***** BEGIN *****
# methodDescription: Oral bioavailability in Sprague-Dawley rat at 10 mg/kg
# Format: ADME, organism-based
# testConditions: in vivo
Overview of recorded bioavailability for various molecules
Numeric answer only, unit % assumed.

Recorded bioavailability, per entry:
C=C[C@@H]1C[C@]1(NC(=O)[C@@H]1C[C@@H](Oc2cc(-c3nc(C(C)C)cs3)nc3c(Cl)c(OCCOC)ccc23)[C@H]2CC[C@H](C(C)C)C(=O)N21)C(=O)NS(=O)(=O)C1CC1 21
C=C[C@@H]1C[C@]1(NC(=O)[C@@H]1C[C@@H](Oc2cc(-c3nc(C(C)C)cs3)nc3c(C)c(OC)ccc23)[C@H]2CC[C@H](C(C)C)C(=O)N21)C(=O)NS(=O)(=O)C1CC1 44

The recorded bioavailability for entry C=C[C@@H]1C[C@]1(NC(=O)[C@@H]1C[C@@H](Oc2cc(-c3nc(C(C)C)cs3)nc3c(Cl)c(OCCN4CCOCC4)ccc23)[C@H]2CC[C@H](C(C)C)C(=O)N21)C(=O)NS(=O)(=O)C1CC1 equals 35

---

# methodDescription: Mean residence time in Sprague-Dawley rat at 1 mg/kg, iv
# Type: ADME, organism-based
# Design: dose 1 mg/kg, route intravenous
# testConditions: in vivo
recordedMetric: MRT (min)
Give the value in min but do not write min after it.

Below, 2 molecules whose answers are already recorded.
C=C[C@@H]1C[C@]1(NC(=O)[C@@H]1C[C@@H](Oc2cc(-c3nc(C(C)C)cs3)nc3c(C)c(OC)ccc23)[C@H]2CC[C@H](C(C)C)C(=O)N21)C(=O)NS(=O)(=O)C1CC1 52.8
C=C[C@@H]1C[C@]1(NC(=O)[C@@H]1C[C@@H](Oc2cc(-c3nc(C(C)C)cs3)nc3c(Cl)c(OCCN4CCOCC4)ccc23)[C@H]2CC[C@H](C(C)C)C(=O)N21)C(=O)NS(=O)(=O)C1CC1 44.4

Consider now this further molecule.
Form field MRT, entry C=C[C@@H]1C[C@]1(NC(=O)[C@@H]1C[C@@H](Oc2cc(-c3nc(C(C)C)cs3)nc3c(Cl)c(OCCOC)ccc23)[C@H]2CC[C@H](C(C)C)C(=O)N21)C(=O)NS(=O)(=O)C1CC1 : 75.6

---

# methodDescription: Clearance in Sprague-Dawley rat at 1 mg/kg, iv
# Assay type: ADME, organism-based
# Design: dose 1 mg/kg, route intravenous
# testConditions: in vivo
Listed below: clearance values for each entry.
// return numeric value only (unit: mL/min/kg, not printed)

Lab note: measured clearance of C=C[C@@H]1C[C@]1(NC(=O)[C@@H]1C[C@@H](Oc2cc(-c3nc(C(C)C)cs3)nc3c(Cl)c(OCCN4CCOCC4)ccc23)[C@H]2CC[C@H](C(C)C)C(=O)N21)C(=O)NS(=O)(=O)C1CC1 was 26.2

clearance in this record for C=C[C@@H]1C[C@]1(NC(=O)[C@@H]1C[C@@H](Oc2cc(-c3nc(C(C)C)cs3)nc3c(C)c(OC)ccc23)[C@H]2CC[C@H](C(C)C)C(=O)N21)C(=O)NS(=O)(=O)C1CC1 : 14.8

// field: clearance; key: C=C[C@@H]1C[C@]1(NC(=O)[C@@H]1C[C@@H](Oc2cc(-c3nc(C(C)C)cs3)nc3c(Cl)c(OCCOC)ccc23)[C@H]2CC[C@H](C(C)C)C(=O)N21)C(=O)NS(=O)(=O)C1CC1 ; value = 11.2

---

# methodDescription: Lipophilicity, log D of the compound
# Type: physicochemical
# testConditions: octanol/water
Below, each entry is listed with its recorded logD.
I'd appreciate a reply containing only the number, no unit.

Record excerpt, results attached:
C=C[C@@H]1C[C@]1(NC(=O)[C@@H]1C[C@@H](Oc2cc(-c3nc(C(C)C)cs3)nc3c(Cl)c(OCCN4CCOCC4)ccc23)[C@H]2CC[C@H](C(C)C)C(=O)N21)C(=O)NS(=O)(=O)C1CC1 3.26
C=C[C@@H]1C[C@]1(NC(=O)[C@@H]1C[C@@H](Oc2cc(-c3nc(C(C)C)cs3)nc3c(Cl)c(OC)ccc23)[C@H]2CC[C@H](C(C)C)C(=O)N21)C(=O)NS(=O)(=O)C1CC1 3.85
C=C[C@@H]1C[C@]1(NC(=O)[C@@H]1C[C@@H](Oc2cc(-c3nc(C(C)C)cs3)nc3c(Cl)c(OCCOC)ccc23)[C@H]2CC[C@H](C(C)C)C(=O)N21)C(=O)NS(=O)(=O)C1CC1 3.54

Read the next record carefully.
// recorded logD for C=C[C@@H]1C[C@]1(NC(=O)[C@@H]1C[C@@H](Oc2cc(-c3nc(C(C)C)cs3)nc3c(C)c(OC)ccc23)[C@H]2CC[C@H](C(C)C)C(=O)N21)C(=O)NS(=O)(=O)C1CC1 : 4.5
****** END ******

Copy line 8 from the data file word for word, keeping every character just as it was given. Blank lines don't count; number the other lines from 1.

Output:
C=C[C@@H]1C[C@]1(NC(=O)[C@@H]1C[C@@H](Oc2cc(-c3nc(C(C)C)cs3)nc3c(C)c(OC)ccc23)[C@H]2CC[C@H](C(C)C)C(=O)N21)C(=O)NS(=O)(=O)C1CC1 44